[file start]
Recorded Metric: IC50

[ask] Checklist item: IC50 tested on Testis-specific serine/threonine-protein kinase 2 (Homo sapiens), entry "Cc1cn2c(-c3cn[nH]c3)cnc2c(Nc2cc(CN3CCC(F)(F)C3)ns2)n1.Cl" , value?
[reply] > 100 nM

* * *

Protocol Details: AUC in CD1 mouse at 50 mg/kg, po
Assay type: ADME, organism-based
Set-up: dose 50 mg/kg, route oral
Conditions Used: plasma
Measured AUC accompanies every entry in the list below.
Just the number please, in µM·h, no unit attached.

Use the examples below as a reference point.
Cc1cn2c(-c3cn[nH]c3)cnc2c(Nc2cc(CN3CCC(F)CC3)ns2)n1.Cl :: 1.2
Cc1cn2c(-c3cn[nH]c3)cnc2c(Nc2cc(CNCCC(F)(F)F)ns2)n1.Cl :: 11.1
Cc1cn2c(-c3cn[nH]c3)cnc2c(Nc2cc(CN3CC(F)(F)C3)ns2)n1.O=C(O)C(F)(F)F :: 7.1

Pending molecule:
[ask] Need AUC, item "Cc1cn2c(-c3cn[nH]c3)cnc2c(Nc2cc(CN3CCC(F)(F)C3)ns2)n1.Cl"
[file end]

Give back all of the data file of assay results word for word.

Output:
Recorded Metric: IC50

[ask] Checklist item: IC50 tested on Testis-specific serine/threonine-protein kinase 2 (Homo sapiens), entry "Cc1cn2c(-c3cn[nH]c3)cnc2c(Nc2cc(CN3CCC(F)(F)C3)ns2)n1.Cl" , value?
[reply] > 100 nM

* * *

Protocol Details: AUC in CD1 mouse at 50 mg/kg, po
Assay type: ADME, organism-based
Set-up: dose 50 mg/kg, route oral
Conditions Used: plasma
Measured AUC accompanies every entry in the list below.
Just the number please, in µM·h, no unit attached.

Use the examples below as a reference point.
Cc1cn2c(-c3cn[nH]c3)cnc2c(Nc2cc(CN3CCC(F)CC3)ns2)n1.Cl :: 1.2
Cc1cn2c(-c3cn[nH]c3)cnc2c(Nc2cc(CNCCC(F)(F)F)ns2)n1.Cl :: 11.1
Cc1cn2c(-c3cn[nH]c3)cnc2c(Nc2cc(CN3CC(F)(F)C3)ns2)n1.O=C(O)C(F)(F)F :: 7.1

Pending molecule:
[ask] Need AUC, item "Cc1cn2c(-c3cn[nH]c3)cnc2c(Nc2cc(CN3CCC(F)(F)C3)ns2)n1.Cl"